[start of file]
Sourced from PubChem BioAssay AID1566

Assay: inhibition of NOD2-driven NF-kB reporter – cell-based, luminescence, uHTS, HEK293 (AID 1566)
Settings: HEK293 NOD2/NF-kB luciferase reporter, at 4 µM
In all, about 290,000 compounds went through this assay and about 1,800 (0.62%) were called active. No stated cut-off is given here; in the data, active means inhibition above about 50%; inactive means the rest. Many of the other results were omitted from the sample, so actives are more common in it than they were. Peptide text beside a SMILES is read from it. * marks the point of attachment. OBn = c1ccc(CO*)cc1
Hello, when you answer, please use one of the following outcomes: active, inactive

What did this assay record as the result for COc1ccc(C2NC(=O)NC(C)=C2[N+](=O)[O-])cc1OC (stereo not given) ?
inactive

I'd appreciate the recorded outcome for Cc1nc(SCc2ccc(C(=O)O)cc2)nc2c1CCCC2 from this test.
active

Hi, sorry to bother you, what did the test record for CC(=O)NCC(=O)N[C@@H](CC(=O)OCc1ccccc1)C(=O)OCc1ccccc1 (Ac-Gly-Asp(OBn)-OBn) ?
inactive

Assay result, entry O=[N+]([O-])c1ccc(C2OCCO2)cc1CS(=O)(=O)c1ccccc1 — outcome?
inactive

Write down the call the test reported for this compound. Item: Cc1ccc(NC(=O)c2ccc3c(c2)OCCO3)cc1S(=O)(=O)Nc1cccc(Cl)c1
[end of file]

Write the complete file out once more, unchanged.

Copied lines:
Sourced from PubChem BioAssay AID1566

Assay: inhibition of NOD2-driven NF-kB reporter – cell-based, luminescence, uHTS, HEK293 (AID 1566)
Settings: HEK293 NOD2/NF-kB luciferase reporter, at 4 µM
In all, about 290,000 compounds went through this assay and about 1,800 (0.62%) were called active. No stated cut-off is given here; in the data, active means inhibition above about 50%; inactive means the rest. Many of the other results were omitted from the sample, so actives are more common in it than they were. Peptide text beside a SMILES is read from it. * marks the point of attachment. OBn = c1ccc(CO*)cc1
Hello, when you answer, please use one of the following outcomes: active, inactive

What did this assay record as the result for COc1ccc(C2NC(=O)NC(C)=C2[N+](=O)[O-])cc1OC (stereo not given) ?
inactive

I'd appreciate the recorded outcome for Cc1nc(SCc2ccc(C(=O)O)cc2)nc2c1CCCC2 from this test.
active

Hi, sorry to bother you, what did the test record for CC(=O)NCC(=O)N[C@@H](CC(=O)OCc1ccccc1)C(=O)OCc1ccccc1 (Ac-Gly-Asp(OBn)-OBn) ?
inactive

Assay result, entry O=[N+]([O-])c1ccc(C2OCCO2)cc1CS(=O)(=O)c1ccccc1 — outcome?
inactive

Write down the call the test reported for this compound. Item: Cc1ccc(NC(=O)c2ccc3c(c2)OCCO3)cc1S(=O)(=O)Nc1cccc(Cl)c1